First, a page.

2013 Volume E96.D Issue 5 Pages 1115-1124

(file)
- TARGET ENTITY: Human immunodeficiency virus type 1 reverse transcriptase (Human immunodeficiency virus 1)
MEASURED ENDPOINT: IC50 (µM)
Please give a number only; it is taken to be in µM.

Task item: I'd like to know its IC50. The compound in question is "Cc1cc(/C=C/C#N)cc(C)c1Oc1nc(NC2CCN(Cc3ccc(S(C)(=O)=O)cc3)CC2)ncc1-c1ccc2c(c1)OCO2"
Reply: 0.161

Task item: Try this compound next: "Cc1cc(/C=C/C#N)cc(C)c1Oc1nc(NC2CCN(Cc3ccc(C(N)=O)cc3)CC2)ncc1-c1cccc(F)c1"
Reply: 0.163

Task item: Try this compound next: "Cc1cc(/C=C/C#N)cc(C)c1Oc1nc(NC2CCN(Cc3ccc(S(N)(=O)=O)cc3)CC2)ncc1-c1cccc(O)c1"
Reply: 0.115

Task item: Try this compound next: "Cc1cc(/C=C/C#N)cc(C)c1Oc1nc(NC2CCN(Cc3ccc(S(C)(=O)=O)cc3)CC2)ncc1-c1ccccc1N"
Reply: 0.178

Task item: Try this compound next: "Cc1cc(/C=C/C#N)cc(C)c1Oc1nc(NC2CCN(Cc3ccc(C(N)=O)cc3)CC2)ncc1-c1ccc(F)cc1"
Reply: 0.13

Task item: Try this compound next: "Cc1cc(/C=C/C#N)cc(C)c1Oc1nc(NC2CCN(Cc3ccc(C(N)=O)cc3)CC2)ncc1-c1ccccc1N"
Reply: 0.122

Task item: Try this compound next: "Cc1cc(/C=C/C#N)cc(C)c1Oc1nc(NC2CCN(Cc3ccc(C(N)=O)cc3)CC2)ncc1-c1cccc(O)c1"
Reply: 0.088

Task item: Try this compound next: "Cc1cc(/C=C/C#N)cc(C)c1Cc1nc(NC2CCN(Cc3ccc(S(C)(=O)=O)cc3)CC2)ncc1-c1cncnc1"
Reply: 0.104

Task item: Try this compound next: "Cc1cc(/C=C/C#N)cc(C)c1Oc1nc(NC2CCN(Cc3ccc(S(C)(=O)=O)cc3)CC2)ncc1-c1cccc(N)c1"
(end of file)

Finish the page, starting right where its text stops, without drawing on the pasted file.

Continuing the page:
The Internet is composed of many distinct networks, operated by independent Internet Service Providers (ISPs). The traffic and economic relationships of ISPs are mainly decided by their routing policies. However, in today's Internet, overlay routing, which changes traffic routing at the application layer, is rapidly increasing and this challenges the validity of ISPs' existing agreements. We study here the economic implications of overlay routing for ISPs, using an ISP interconnection business model based on a simple network. We then study the overlay traffic patterns in the network under various conditions. Combining the business model and traffic patterns, we study the ISPs' cost reductions with Bill-and-Keep peering and paid peering. We also discuss the ISPs' incentive to upgrade the network under each peering strategy.